The word retarded has made the news lately. The Special Olympics designated March 3rd as a day of awareness about the hurtful and inappropriate ways that word is used. Before that, Sarah Palin excoriated Rahm Emanuel, President Obama's Chief of Staff, after he used the word to describe some of his fellow Democrats. Palin went on to defend Rush Limbaugh in his use of the word to also describe the Democrats, something that caused another round of blogposts and op-eds.
It's great to draw attention to a hurtful word. But the problems within our culture go far deeper than the use of the word retarded as a slur. When it comes to talking about disability in general, even those of us who want to be sensitive, just, and kind often don't know what to say or how to say it.
I write as the mother of a child with Down syndrome, yet I'll be the first to admit that I also struggle with language here. Do I call it "disability"? "Special needs"? "Developmental delays"?
The most telling example of my own loss for words came a few months ago. My daughter Penny and I went to a birthday party, and I met another mom. She said, "I have a child with special needs, too." She pointed out the window. "My daughter is ten. She's the one with the walker."
Over the course of the afternoon, I found myself watching this woman's daughter, whom I'll call Abigail. Abigail fed herself pizza. Abigail's body looked like spaghetti. She could crawl and walk with the walker, but she couldn't navigate the stairs. I didn't hear her speak more than one syllable, and the meaning of her utterances was often unclear to me. Abigail was thin and tall and beautiful, with smooth skin and kind eyes and a gorgeous smile.
And I didn't know what to say. I wanted to get to know Abigail and her mom, yet all I could do was watch. I thought about asking, "What is her diagnosis?" Or, "Where is she in school?" Or, "Do you like your therapists?" But all those questions seemed wrong, somehow, focused on figuring out Abigail's "problem."
And I wondered, how would Jesus have talked to Abigail's mother? How would Jesus have interacted with Abigail?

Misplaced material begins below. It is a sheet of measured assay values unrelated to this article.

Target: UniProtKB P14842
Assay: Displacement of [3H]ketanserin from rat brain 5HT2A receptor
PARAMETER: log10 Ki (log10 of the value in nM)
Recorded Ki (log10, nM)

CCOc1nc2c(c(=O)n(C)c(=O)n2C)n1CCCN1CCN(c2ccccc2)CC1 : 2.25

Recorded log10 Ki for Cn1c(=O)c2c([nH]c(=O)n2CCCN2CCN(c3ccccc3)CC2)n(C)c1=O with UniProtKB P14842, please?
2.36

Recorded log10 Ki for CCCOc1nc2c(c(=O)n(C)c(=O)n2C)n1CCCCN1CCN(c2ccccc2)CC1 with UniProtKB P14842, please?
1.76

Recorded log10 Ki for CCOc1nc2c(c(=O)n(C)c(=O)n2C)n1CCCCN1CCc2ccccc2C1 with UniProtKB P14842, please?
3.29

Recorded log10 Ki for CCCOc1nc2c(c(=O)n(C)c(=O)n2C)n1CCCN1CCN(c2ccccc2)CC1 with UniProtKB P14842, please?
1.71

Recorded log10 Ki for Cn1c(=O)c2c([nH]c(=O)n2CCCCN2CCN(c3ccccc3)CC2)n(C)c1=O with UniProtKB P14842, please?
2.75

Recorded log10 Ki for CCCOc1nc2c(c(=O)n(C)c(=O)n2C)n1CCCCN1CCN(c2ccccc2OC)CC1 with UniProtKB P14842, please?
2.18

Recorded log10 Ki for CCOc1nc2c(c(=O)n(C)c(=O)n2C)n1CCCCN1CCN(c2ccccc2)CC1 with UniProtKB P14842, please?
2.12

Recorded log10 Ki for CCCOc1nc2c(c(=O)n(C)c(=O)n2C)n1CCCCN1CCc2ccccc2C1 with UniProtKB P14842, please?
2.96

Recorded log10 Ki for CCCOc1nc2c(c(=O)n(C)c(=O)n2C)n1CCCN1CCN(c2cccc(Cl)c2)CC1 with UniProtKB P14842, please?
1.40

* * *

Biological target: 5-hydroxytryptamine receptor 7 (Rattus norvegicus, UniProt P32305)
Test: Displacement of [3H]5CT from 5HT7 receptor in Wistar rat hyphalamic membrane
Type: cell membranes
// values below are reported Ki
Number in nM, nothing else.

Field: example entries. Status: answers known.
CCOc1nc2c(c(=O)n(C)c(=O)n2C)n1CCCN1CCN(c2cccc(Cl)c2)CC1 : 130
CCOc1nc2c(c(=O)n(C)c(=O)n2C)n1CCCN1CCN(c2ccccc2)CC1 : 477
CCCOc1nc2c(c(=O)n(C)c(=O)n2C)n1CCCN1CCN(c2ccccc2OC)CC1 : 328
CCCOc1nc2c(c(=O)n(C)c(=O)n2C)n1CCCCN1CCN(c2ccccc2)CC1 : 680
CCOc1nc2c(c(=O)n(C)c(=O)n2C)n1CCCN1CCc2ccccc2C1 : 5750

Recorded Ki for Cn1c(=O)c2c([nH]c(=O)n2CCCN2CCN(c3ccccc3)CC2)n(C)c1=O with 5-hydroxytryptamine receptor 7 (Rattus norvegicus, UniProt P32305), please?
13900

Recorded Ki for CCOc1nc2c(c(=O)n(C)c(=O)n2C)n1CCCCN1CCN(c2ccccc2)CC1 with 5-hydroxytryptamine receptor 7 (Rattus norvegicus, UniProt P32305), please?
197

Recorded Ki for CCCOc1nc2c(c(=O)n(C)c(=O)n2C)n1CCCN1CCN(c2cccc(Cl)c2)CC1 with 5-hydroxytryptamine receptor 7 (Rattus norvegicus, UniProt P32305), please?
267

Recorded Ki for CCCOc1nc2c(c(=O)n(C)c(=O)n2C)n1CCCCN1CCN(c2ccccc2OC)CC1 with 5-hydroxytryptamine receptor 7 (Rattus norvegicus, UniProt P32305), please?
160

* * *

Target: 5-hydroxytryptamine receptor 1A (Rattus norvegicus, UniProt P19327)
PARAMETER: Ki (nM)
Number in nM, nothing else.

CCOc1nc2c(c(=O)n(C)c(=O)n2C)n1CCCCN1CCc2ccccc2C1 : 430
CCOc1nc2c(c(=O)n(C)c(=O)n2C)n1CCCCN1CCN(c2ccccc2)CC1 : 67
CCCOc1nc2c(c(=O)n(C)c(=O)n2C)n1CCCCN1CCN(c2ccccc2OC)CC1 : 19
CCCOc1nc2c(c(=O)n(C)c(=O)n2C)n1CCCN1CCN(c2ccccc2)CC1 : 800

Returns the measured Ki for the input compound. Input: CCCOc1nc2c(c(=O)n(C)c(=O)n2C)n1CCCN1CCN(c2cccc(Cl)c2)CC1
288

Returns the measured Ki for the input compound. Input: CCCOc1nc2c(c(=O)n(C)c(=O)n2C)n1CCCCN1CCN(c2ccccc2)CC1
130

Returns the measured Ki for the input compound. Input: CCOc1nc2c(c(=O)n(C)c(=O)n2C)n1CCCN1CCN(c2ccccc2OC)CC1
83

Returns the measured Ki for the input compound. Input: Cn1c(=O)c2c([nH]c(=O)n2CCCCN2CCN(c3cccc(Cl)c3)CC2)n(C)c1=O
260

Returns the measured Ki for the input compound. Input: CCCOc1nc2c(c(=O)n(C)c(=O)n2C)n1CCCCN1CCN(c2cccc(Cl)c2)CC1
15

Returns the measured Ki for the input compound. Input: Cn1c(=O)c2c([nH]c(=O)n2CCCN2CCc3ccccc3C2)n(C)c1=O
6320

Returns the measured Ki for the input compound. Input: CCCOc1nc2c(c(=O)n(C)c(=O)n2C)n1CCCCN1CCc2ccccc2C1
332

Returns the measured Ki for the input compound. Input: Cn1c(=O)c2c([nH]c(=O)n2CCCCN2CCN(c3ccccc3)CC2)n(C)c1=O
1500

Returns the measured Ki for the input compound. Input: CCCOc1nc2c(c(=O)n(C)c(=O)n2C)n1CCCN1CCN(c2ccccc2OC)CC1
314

There are plenty of examples in the Gospels of Jesus ministering to people with disabilities of both the mental and physical variety. But John 9 serves as a particularly telling instance of the way Jesus both talks about disability and interacts with people with disabilities. It is here that the disciples ask the winning question: "Who sinned, this man or his parents, that he was born blind?" (v. 2). They betray their assumptions immediately: Blindness is the result of someone's personal sin. They also betray their own blindness. They fail to see the man who is standing right in front of them. Instead they see a problem, a theological conundrum for Jesus to solve.
Jesus answers, "Neither this man nor his parents sinned, but this happened so that the work of God might be displayed in his life" (v. 3). He goes on to spit on the ground and apply a poultice of mud to the man's eyes. He instructs the man to wash himself, and the man finds that he can see. Jesus overturns assumptions immediately, not only in his answer but also in his refusal to reduce the man to a problem and his insistence on seeing the man as a human being. Jesus touches him. He allows the man to participate in his own healing. And the man becomes a witness to Jesus. He coins the phrase, "I was blind, but now I see!" (v. 25).
The scene ends with the man coming to faith in Christ, and with Jesus confounding the Pharisees: "If you were blind, you would not be guilty of sin; but now that you claim you can see, your guilt remains" (v. 41). Back to the disciples' original question: It is not the blind man who can't see. It's the rest of us.
This passage in John 9 teaches us at least three things. One, people with disabilities provoke questions, and often the questions are spiritual in nature. Two, Jesus overturns easy assumptions about the nature and cause of disability. Three, Jesus affirms the full humanity of persons with disabilities, while at the same time demonstrating the brokenness of everyone, with or without disabilities.
After my experience at the birthday party, I finally hit upon what I wish I had said. I realized I didn't really want to know Abigail's diagnosis. What I wished I had asked was, "What do you and Abigail enjoy doing together?" "What are the things you love most about your daughter?" "What makes Abigail special?"
I identify with the disciples, but I want to be more like Jesus. I want to reach out to those who are different from me. I want to understand our common humanity. I want to see the places in my heart and soul that leave me far less able to worship God than any physical or mental limitation ever could.
Language matters, as the Special Olympics and Sarah Palin have recently pointed out. But what matters even more is the language of our hearts.